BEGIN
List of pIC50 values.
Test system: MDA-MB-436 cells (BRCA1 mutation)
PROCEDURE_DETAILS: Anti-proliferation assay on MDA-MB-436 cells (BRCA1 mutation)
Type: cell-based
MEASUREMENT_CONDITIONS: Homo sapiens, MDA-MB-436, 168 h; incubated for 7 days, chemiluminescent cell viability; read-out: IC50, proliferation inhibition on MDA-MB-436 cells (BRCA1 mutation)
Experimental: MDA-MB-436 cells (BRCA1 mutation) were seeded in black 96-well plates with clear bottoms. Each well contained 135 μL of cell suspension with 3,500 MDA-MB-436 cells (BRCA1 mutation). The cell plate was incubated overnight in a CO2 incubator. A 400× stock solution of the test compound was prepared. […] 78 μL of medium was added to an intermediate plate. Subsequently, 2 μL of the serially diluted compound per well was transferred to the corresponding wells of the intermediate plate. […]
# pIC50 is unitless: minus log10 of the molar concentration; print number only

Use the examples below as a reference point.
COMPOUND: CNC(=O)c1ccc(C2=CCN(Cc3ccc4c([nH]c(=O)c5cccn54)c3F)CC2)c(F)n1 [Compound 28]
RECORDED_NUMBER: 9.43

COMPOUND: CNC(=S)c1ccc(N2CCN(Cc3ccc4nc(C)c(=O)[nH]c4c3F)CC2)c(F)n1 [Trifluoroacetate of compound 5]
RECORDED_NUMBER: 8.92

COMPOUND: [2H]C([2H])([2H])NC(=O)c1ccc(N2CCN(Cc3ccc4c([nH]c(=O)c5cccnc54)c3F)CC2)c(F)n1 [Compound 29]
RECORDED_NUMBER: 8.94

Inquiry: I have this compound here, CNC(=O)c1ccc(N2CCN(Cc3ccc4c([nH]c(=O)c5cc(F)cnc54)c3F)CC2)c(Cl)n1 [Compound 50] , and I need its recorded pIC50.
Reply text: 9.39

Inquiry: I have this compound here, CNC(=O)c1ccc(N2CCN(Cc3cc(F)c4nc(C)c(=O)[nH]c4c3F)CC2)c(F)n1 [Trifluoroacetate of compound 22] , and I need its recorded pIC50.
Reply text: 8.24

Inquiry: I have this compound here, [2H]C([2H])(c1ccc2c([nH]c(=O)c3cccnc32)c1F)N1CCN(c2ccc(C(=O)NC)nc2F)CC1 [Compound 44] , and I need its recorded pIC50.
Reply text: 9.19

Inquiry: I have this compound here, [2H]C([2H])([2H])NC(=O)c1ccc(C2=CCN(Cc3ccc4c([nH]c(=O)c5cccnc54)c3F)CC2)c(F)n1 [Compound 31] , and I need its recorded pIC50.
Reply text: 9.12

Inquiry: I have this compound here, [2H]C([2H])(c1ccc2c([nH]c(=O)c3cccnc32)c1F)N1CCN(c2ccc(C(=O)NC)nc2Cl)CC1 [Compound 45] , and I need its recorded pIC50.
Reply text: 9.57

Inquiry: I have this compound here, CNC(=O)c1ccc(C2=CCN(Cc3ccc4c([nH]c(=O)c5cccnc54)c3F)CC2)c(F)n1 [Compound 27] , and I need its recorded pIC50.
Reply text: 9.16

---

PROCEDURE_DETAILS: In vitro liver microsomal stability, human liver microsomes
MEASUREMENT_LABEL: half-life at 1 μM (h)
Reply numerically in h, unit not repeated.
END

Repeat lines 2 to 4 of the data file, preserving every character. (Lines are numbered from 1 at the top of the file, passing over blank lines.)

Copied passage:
Test system: MDA-MB-436 cells (BRCA1 mutation)
PROCEDURE_DETAILS: Anti-proliferation assay on MDA-MB-436 cells (BRCA1 mutation)
Type: cell-based